Right bundle branch block masquerading as acute ST-segment elevation myocardial infarction

Wasawat Vutthikraivit MD, Sakolwan Suchartlikitwong MD

Corresponding author: Wasawat Vutthikraivit
Contact Information: Wv.vutthikravit@ttuhsc.edu6
DOI: 10.12746/swrccc.v8i33.649


A 50-year-old man with a history of obstructive sleep apnea and morbid obesity presented with nausea and vomiting. He was found to have diabetic ketoacidosis (DKA) and acute pancreatitis. He did not report any chest pain but had epigastric pain. An electrocardiogram (ECG) demonstrated ST-segment elevation in leads II, III, and aVF with reciprocal changes in leads I and aVL and a complete right bundle branch block (RBBB). A cardiologist evaluated him for an acute inferior wall ST-segment elevation myocardial infarction. However, transthoracic echocardiogram showed normal left ventricular systolic function without regional wall motion abnormality, and exercise stress electrocardiography did not show evidence of myocardial ischemia. Since the patient’s ECG showed typical findings of RBBB, the apparent ST-segment elevation in leads II, III, and aVF was considered to be part of QRS complex in RBBB (Figure 1). Likewise, the apparent reciprocal changes observed in leads I and aVL were also part of the QRS complex and not depression of the ST-segment (Figure 1). The patient’s epigastric pain resolved after starting treatment for DKA and pancreatitis.

Figure 1

Figure 1. 12-lead Electrocardiogram (ECG) shows an elevation of ST segment at leads III, and aVF with the reciprocal change in leads I and aVL (arrows) with no Q waves in leads II and aVF. It also shows a typical finding of right bundle branch block (RBBB) with RSR’ pattern at the right precordial leads (V1-V3). These ST segment elevations are part of QRS complex. There is no ST segment changes beyond the end of QRS complex (red lines).


The electrocardiogram has an important role in the diagnosis and the initial evaluation of patients with suspected acute coronary syndromes.1 An ST-segment elevation can occur in several cardiac abnormalities, including acute myocardial infarction, coronary vasospasm, pericarditis, left ventricular hypertrophy, Brugada syndrome, and fascicular bundle branch blocks.2 Right bundle branch block occurs when electrical activity of the heart, specifically the His-Purkinje system, is interrupted or altered, resulting in a widened QRS and ST-segment changes.3 The ECG findings of RBBB can sometimes lead to an over-interpretation of the ST-segment changes as acute myocardial infarction. Hence, it is important to know the difference between RBBB and ST-segment elevation myocardial infarction. Myocardial infarction always affects the left ventricle leading to impairment of the initial phase of ventricular depolarization, producing abnormal Q waves.4,5 In contrast, RBBB delays the terminal phase of ventricular depolarization, producing a wide R’ wave in the right chest leads and a wide S wave in the left chest leads but no abnormal Q waves, as seen in our case (Figure 1).4,5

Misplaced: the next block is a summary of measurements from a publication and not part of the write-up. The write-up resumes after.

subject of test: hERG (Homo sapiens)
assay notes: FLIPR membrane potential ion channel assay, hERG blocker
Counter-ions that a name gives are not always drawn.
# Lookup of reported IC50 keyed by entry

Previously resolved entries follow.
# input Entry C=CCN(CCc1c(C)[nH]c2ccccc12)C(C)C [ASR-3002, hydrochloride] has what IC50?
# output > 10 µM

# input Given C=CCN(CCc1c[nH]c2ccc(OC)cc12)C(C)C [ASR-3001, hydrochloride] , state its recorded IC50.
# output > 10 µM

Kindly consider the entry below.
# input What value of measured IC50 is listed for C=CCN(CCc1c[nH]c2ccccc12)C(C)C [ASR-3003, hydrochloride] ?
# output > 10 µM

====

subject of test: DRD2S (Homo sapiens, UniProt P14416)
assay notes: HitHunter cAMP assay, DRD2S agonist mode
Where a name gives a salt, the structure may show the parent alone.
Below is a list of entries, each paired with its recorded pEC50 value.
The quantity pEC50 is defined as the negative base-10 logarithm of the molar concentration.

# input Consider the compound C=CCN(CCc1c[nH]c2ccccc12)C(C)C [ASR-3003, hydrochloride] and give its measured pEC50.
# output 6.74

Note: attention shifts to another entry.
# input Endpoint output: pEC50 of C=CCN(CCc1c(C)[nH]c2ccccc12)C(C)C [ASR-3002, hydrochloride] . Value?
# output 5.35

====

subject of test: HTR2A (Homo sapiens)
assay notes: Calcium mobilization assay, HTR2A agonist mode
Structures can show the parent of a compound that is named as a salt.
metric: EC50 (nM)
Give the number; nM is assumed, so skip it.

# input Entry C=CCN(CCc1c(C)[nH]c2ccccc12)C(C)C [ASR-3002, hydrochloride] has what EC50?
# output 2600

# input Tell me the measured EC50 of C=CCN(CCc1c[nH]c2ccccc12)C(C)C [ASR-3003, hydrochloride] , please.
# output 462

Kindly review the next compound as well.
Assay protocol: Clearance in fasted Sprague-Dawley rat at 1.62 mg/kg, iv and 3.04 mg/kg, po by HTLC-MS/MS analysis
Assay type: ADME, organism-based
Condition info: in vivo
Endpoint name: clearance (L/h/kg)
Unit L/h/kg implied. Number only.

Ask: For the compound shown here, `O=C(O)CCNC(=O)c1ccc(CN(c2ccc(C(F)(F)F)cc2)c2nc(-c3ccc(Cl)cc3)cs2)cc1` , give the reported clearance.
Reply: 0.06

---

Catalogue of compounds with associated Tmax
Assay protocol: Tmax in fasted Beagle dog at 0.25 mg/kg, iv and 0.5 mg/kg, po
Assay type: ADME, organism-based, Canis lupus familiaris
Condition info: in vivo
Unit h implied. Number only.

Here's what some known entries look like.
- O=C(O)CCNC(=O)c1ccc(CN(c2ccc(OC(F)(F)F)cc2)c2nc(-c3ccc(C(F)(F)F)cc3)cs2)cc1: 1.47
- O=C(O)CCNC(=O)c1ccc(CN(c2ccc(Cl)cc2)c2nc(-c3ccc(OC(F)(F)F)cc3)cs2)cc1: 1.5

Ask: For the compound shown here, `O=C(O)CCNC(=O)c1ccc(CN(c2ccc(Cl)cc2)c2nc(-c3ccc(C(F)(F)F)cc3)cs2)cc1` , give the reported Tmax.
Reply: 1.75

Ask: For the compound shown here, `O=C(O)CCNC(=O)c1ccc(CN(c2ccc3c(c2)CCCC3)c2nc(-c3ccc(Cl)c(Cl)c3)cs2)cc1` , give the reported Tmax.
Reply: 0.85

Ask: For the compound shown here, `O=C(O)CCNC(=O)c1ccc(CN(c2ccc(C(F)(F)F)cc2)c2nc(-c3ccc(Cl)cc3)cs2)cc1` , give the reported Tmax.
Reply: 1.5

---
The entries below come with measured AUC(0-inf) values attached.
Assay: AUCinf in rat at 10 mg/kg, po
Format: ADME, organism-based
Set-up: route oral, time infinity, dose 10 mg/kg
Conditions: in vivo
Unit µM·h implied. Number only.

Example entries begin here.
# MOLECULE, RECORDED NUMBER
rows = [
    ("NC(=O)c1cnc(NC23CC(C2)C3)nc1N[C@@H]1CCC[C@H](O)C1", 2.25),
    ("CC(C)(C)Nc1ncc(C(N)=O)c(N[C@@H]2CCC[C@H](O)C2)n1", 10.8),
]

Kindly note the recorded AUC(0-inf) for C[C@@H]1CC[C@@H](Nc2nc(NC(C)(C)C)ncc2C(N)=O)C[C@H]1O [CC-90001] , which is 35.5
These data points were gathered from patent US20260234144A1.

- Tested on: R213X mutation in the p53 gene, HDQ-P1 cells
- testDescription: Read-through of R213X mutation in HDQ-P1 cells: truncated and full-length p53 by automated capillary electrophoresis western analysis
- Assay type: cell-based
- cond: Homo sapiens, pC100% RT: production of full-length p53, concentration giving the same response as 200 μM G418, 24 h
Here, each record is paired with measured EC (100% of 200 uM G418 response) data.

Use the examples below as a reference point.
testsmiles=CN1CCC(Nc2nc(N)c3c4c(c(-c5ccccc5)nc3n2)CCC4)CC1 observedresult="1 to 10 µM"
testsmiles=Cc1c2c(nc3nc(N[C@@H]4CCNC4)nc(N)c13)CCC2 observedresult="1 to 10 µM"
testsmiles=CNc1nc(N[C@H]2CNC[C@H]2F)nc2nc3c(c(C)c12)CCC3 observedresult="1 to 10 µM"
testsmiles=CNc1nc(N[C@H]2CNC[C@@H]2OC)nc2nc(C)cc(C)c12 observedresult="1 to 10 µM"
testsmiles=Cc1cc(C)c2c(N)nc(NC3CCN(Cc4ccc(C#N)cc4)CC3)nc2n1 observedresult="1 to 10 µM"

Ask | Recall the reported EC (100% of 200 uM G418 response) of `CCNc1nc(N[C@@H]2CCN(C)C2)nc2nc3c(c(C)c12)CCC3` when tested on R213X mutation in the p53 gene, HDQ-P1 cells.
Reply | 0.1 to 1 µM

In conclusion, our case demonstrates a misreading of an inferior wall ST-segment elevation myocardial infarction in a patient with complete right bundle branch block. It is important for clinicians to know about other clinical presentations that could be misdiagnosed as acute coronary syndrome, since this misdiagnosis can lead to important complications.

Keywords: ECG, right bundle branch block, ST-segment elevation


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  5. Gussak I, Wright RS, Bjerregaard P, et al. False-negative and false-positive ECG diagnoses of Q wave myocardial infarction in the presence of right bundle-branch block. Cardiology 2000;94(3):165–72.

Article citation: Vutthikraivit W, Suchartlikitwong S. Right bundle branch block masquerading as acute ST-segment elevation myocardial infarction. The Southwest Respiratory and Critical Care Chronicles 2020;8(33):72–73
From: Department of Internal Medicine, Texas Tech University Health Sciences Center, Lubbock, Texas
Submitted: 12/8/2019
Accepted: 1/24/2020
Reviewer: Deephak Swaminath MD
Conflicts of interest: none
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